Funny about Money

The only thing necessary for the triumph of evil is for good men to do nothing. ―Edmund Burke

Are Margaret & Helen for reals?

Dunno about you, but I’ve developed quite a crush on Margaret and Helen, two alleged old bats with strong sentiments about moronic politicians, about the state of the economy, and about life, the universe and all that. I especially enjoyed their pre-election characterization of Sarah Palin, which was somewhat less kind and distinctly more on-target than anything that ever appeared on SNL. Apparently I’m not alone: as of this evening they’ve scored more than a million hits.

The question is…are they real? Are these really two li’l ole ladies given to tooling around on electric scooters and, incidentally, regaling the planet with their trenchant opinions on the lunatics, nincompoops, and would-be dictators who have been in charge of this country lo! these many years? And if they’re not real, well then…who’s behind the blog, anyway?

I hope they are real. They’re my kinda women, if I had the guts to be their kinda woman. But I’ll admit to harboring some doubts. After umpty-gerjillion years teaching English and editing writing from all kinds of scribblers, I’d hazard a guess that they sound more like 28-year-olds than 80-year-olds. The syntax, the vocabulary, the rhythm of the language…none of it rings of 1928.

Right up until my generation (and beyond, really), women with the kind of education and wit reflected in the blog’s writing were powerfully socialized to refrain from vulgarity. Nice girls did not use coarse language. Neither, surprisingly, did many men—certainly not in mixed company. Not until Vietnam radicalized us and the women’s liberation movement oversensitized us to the restrictions that bound us to the pedestal did women begin to use the f-word, or even the s-word or the p-word or any other of those words. It just wasn’t done. You can be sure my mother would have thought all sorts of “words” about the incumbents, but even more surely, she wouldn’t have said them. And god forfend that she should put them in writing!

That kind of training is not easily overcome.

Hilariously typical, for example, is this passage, where the conversation turns to bail-outs:

So many of you kept wanting us to talk about Sarah Palin. Sorry, but I have tuned her out. If I want to hear an ass talk I can just ask Harold to pass gas. And speaking of gas, several of you asked about the Auto Industry Bailout. At first we thought “How Boring” but then Harold showed me his credit card bill from Exxon and that got us going…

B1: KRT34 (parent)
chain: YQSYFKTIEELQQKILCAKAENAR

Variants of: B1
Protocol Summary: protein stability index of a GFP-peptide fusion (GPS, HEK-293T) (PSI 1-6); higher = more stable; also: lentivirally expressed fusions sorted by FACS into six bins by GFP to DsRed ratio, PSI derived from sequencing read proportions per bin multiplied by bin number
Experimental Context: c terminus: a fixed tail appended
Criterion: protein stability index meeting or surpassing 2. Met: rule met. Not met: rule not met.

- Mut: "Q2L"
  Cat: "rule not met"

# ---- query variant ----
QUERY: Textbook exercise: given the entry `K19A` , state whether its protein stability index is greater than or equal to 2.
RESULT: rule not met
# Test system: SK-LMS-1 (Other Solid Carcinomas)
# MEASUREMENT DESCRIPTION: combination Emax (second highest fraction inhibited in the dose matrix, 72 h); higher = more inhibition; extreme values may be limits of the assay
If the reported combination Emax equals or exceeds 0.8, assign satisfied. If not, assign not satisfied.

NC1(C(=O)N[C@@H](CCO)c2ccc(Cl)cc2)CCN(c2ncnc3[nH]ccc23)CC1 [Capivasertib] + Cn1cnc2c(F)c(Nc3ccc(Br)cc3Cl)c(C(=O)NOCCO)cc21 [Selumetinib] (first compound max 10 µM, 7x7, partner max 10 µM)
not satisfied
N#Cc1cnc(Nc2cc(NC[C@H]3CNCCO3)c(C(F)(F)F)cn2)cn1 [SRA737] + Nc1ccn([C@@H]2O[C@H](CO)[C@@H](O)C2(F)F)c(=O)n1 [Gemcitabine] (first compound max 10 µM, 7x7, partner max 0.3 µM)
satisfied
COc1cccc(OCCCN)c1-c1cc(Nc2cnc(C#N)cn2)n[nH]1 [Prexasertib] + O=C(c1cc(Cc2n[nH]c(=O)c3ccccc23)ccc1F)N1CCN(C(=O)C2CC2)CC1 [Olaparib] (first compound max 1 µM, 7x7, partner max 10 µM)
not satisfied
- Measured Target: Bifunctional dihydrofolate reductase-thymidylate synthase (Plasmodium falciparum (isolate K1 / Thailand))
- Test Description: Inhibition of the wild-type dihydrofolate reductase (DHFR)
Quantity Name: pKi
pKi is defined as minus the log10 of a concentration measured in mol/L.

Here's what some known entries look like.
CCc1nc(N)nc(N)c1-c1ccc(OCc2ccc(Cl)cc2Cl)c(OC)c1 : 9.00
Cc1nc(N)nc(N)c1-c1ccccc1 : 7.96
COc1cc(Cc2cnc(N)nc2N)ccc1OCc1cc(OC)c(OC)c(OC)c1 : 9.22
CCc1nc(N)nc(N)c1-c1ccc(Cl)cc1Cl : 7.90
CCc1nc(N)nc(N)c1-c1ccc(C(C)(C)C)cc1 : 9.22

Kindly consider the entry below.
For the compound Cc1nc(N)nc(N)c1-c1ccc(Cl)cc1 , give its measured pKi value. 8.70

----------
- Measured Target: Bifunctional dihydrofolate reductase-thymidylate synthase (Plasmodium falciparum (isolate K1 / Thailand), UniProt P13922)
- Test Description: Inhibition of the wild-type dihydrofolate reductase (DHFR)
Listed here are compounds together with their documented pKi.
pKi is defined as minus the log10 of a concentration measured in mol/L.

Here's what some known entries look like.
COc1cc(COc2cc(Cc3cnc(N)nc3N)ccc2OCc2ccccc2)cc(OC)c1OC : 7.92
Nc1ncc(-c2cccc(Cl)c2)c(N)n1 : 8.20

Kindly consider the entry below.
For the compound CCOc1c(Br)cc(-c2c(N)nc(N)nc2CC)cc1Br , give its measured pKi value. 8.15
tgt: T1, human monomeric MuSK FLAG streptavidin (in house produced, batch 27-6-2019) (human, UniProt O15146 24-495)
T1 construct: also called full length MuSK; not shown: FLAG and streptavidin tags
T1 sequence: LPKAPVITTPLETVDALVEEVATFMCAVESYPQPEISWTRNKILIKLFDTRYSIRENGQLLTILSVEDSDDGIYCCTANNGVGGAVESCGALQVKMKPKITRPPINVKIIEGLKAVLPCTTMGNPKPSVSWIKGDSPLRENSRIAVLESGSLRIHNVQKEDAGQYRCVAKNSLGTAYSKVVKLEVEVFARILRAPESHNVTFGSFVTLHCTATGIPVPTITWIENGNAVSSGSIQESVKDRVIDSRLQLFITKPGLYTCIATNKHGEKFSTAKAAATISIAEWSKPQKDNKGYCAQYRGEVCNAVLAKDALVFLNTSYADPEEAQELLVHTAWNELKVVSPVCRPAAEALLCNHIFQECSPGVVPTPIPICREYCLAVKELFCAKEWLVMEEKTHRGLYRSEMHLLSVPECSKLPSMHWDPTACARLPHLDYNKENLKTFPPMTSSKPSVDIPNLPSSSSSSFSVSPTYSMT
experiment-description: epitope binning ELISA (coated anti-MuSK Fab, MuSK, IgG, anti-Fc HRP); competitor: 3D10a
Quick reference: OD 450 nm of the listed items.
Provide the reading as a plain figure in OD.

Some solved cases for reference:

But just when you’re thinking “naahhh! The grandson’s writing it. This is the language and the humor of a 28-year-old guy of the sort who sits in front of the computer a lot,” ZAP! Up pops something unmistakably produced by a female mind of a certain age:

Life is short. You realize that even more when you are old. I have said before that in dog years I am already dead. So each morning when I wake up there is a brief moment until I realize that I still need my glasses to see the clock before realizingI must still be in this old body of mine… Then I turn and put a mirror under Harold’s nose to determine ifI still need to put on my make-up and do my hair.

Even a passage or two in the Bitch Palin post can ring of the mature voice:

I’m old enough toremember the Republican party of Barry Goldwater – when the party stood for fiscal responsibility, small government and personal freedoms. I remember whenI couldtalk withfriends about politicsand just agree to disagree. And then religious nut cases decided that if you didn’t agree with them you were immoral.So they went and elected George Bush President so he couldtake the Republican Party from being a party full of respectable people to a party filled with asses, jackasses and yes – bitches like Sarah Palin.

Goldwater himself famously used the a** word in reference to the neocons, and if he were alive today I’m sure he’d be using it and other choice expressions…dare we say it?…liberally. And I do know one woman pushing 75 who has been heard using plenty of strong language about our soon-to-be former leadership. One. A wild one, she.

Here we have two wild hares. Is that credible? What do you think? Are they real or not?

My money’s on the grandson. But my heart is with Margaret and Helen.

Be Sociable, Share!

Author: funny

This post may be a paid guest contribution.


  1. I’m so with you. I really, really, really want them to be real but my anthropologist nose says “Not!”. The grandson is a good fake, because he gets the sensibility of age and old women, but fails on linguistic pattern. I know many 80 and up women that say bitch with reference to Palin (one uses words I can’t bring myself to repeat) but none that use the patterns and speech quirks in this blog. I love them, and I don’t mind the grandson promoting this fiction at all, I really enjoy it and think he is doing a great job.

    One of my students suggested that maybe he was more of an “editor”, taking their words through conversations with them and translating them into more modern speech patterns for posting. I don’t think so, but maybe…

  2. I think that grandson takes what they say about the topics they talk about and then he makes it funny.

  3. @jwoap: moi, je ne sais pas. Lately the content has taken to sounding a great deal more manly and a great deal less good-ole-gal.

  4. I really LOVE Margaret and Helen and wondered if they were real too. I sure hope so.

  5. Helen sounds a lot like my 91 year old mom. She’s a smart, sassy Facebook lurker and prolific emailer who’s lived long enough to say what she thinks in whatever language she thinks appropriate to the situation. I have no problem believing that they’re “real”.

  6. You think Margaret and Helen are fake but that the grandson is real?

    I, too, hope they’re real but have my doubts. And if they’re not, this is a 35-ish woman writing, not a 25-30-something male.